Today marks the day that New Zealand joins the global environmental revolution around removing single-use plastics from our environment with an outright ban on the use of single-use plastic bags.
After 9-months in power the Labour lead government is finally walking in the footsteps of the 40 other countries around the world who are waking up to the impact that humans are having on the environment in the name of convenience.
This is after the government received 65,000 signatures demanding their ban, showing the power of people coming together around a collective cause. This will see 2 billion less bags being used every year. Nick Morrison from the campaign ‘Bags Not’ sees this as a win for New Zealand, but managing how we as a culture will evolve away from plastic bags will require leadership. This is only the beginning.
The ban even covers biodegradable and compostable bags, which we have been lead to believe though green-washing are better. When in fact biodegradable bags break down faster, allowing them to enter our environment and become a hazard faster than normal plastic. New Zealand also lacks facilities to process compostable bags, so they too just end up in the landfill. It is also important to recognise that this ban is on "single-use plastic bags", it is unsure whether this covers multi-use plastic bags which Countdown cleverly replaced their bags with after a plastic bag "ban".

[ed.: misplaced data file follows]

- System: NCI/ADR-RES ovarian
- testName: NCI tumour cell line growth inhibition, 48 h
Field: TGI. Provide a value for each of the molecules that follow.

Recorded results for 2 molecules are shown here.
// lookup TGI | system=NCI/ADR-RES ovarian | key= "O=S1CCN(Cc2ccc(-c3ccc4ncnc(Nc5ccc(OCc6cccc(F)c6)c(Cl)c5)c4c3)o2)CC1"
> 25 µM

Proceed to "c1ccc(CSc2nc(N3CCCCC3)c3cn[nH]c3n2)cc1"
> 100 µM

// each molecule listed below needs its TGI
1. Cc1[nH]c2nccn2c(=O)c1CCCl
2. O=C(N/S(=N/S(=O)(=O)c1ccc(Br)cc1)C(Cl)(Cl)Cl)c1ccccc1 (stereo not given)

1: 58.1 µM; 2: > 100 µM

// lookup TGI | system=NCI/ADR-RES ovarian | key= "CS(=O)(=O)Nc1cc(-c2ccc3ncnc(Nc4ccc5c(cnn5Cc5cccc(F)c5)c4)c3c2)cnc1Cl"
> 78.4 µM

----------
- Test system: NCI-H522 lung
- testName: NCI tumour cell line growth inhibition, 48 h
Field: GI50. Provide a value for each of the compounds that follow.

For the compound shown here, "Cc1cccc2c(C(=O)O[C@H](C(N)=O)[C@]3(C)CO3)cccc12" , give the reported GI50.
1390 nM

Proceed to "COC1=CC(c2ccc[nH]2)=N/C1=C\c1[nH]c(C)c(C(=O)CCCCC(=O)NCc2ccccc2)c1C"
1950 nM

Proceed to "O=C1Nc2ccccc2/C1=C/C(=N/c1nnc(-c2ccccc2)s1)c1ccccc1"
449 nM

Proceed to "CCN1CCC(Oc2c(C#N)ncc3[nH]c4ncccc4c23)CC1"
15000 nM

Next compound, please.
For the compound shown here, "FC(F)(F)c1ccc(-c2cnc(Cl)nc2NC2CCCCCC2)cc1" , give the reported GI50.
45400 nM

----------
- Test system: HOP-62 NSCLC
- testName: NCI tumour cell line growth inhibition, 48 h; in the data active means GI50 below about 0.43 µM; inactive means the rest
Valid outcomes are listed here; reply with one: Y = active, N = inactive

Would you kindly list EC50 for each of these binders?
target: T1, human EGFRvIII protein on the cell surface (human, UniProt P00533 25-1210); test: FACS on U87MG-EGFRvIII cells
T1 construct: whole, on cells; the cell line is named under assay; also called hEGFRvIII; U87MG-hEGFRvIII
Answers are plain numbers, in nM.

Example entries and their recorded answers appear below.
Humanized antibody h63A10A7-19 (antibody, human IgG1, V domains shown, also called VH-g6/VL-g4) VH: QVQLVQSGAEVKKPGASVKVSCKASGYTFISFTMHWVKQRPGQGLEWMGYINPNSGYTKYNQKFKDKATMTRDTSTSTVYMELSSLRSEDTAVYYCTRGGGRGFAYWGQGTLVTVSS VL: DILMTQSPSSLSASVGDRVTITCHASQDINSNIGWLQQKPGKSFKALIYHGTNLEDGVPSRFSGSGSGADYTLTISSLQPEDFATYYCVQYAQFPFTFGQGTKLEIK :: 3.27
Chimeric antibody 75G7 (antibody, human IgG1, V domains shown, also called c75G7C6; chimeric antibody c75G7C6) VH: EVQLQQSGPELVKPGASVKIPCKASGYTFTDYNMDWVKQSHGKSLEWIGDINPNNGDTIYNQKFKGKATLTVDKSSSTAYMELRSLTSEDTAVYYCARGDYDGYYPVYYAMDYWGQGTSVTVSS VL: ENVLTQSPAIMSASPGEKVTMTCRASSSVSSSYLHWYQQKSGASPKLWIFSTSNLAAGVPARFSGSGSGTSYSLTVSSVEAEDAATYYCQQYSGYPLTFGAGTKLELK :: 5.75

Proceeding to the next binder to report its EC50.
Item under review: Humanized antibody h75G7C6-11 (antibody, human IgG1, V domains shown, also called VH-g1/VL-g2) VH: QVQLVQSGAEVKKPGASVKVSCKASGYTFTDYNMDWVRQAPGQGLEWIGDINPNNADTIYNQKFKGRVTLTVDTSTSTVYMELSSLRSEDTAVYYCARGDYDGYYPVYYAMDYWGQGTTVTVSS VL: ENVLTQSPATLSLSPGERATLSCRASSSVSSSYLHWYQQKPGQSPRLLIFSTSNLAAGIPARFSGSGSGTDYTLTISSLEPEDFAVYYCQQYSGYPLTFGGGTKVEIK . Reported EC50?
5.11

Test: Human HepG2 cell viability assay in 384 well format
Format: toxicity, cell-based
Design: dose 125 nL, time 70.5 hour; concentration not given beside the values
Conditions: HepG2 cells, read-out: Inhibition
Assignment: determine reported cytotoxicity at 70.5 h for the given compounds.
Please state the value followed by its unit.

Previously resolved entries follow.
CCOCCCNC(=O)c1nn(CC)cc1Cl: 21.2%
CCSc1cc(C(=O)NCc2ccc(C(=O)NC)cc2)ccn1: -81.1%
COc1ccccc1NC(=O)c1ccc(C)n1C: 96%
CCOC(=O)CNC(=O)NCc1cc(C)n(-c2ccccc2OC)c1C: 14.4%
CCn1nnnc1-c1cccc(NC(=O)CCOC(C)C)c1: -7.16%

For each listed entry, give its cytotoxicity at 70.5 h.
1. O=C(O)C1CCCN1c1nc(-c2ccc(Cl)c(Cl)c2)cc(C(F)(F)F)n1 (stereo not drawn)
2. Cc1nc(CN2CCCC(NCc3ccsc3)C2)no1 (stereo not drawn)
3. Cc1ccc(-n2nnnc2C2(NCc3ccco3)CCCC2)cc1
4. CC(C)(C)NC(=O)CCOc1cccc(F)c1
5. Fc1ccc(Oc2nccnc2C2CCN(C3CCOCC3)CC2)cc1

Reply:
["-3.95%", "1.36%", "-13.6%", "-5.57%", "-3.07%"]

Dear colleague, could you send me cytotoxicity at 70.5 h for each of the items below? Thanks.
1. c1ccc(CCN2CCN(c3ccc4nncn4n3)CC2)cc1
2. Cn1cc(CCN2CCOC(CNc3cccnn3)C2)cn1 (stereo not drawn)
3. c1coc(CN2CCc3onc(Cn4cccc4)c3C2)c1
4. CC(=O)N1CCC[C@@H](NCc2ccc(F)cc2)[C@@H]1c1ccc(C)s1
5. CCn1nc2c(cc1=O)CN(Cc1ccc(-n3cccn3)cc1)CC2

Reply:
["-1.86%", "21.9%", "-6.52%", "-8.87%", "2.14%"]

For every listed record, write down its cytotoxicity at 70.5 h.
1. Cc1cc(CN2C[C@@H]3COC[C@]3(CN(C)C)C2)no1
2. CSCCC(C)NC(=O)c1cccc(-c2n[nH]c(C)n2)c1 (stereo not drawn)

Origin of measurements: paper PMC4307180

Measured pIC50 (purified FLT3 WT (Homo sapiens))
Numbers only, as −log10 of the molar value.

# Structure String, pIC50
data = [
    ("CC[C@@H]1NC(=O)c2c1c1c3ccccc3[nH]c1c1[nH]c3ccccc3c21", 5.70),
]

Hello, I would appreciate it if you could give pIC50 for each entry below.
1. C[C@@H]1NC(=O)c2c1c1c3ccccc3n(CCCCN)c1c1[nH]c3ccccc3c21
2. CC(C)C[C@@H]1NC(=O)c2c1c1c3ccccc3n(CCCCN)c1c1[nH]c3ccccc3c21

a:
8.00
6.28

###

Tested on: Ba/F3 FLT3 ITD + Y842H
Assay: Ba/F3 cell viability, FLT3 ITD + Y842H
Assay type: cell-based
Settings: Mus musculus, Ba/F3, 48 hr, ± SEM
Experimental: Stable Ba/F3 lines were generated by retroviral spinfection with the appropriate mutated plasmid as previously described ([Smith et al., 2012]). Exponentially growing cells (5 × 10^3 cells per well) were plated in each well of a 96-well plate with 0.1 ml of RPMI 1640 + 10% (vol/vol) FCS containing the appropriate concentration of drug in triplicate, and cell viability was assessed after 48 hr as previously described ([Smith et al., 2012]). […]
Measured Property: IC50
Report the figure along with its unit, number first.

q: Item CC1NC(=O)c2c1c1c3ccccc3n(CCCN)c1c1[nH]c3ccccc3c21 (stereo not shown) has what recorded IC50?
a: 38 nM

So why the ban and why now? In 2014 a similar petition only received a quarter of the signatures. But somehow four years later everyone is on the plastic bag free bandwagon.
Our culture has been shifting in many ways over the last few years but one of our biggest shifts has been a mass waking up to our relationship with our environment. Through the rapid expansion and revolution of media and our access to it through social platforms it is now easier than ever to see and be educated about what is going on in the world and to create content exposing how our actions and corporations are exploiting mother earth.
This exposure has woken the being within us that knows we come from the earth and knows that she's hurting.
That's where banning plastic comes in. It is a visually obvious scar on our environment that we interact with everyday. In other words it's something that the average kiwi can get behind and realistically feel like they are making a difference in a world where we otherwise feel disempowered. Think climate change. Politics etc.
So whilst this is a massive landmark for Aotearoa it is only the beginning of tackling the environmental issues we face here. This isn’t the end it is only the beginning. Continue to show up, continue to fight for what you believe in, continue to believe in the power of people coming together to recognise our oneness.
By Dylan Steeples